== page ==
Accountable care transition is still a hot topic in healthcare – and it’s likely to remain so for many years to come as the reform continues. For many organizations, taking the leap to accountable care status might seem inadvisable – is it just a fad? Are these changes here to stay? If they are, is my organization ready?
There are a lot of questions to ask, but organizations who are in this stage of their accountable care deliberations should rest assured that they aren’t alone – many organizations all across the U.S. are asking themselves that same question.
While the specifics for each healthcare system will vary, there are some foundational questions that you can start asking today to assess your organization’s readiness to make the transition to accountable care.
Can You Afford it? – Accountable Care
Forefront on any organization’s mind is the upfront cost and long term investment involved in ACO status. It’s true that there is some necessary upfront costs to becoming an ACO, but the return on investment is projected to be far more sustainable than current methodologies. While there’s always a risk with any investment, ACOs are based in sustainable practices – and their success is dependent on the overall reform and ongoing innovation expected of the entire healthcare landscape. ACOs will thrive in the environment that healthcare, overall, should be aspiring to. That is to say, patient-centered care, quality reporting metrics and innovative technology. Those upfront costs, especially where EMRs are concerned, might be off-putting to an organization that is hoping to make the ACO transition, but you don’t necessarily have to break the bank on EMR technology – if you’re smart, you’ll invest more time, money and energy in the infrastructure and training for an electronic medical record then you will the software itself.
Have You Considered Your Patients – Accountable Care
Before you transition to ACO status you need to understand the population of patients you serve, what their expectations are and what they need. It’s not enough anymore to have a one-size-fits-all approach. Patients expect, and deserve, care that is tailored to not just their health needs, but their socioeconomic status as well. Of course, many think in today’s world that kind of care is a pipe dream – but for the well-oiled healthcare system that is self-aware, perhaps even thrifty, and certainly open to reform and innovation, it is most certainly not all that far-fetched. Hesitation to embrace change is typically the result of either fear of failure or burn out; the exhausted, overworked healthcare professional doesn’t want to expend anymore precious time and energy “learning” something when they’re strapped enough just trying to see patients and document.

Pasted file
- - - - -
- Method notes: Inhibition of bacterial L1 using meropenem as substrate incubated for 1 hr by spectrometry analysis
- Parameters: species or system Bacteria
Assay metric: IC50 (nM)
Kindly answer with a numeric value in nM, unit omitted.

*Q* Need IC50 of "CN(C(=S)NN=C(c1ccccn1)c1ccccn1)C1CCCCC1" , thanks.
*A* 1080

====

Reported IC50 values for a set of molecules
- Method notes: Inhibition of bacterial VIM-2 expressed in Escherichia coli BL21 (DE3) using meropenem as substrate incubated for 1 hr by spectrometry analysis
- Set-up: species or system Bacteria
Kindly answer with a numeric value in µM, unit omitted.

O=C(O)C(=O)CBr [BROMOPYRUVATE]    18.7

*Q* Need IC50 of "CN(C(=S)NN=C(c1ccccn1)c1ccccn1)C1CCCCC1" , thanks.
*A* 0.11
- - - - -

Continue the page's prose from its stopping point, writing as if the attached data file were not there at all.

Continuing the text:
The truth is, if you’re finding in your organization that doctors, nurses and allied health staff are resistant to change, you need to find out why and address those underlying concerns long before you begin implementing changes. Are they resistant because they don’t understand why the change is necessary? Are they afraid they won’t have enough training or time to implement the changes required of their practice? Are they burnt out, frustrated, feeling under-supported by the administration? If these attitudes persist, then the failure of the ACO transition won’t be the fault of the ACO structure and vision itself – but the healthcare systems operational readiness. If the clinical teams are too overworked and perhaps even bitter – but the administration is gung-ho to attempt to make changes that no one on the floor is ready for, failure would be expected. Remember, you have to turn over the soil before you can plant any crops that you expect to grow and provide for you.
Are You Familiar with Population Health and Accountable Care?
When it comes to ACOs, it’s not going to be enough to have a keen eye and a good handle on your practice only – you’ve got to work to understand how you and your organization fit into the larger picture of your community. Do you have metrics that you track on the regular to see how you’re stacking up against other hospitals or healthcare systems in your state or region? Are your patients more likely to have post-hospital complications than, say, a hospital fifty miles away? Of the metrics that you track, how many are patient-reported? When you follow up with patients after surgery, do they report satisfaction with the services and treatment they received? If not, what needs improvement – and what would it require of you to make those changes? It probably wouldn’t surprise you to hear that those changes have to start with attitude – we all have some bad habits we’d like to break, but it’s not easy. Did you know that it takes at least a month of consistent effort to change a habit? If you’ve ever known anyone trying to quit smoking, start a diet or exercise on a regular schedule you know that those first few weeks are often grumpy at best – and pure torture at worst. Many of us are creatures of habit at home and at work – but when someone else, someone external, comes in and looks at our habits with a bit of perspective, we might find that just because “we’ve always done it this way” doesn’t mean that it’s the best way. Being open to change allows for those positive improvements that help us and our patients. Of course, it’s not easy – which is why support is needed. Not just from within your hospital or healthcare system, but perhaps even externally too. A change in perspective can, at times, make all the difference.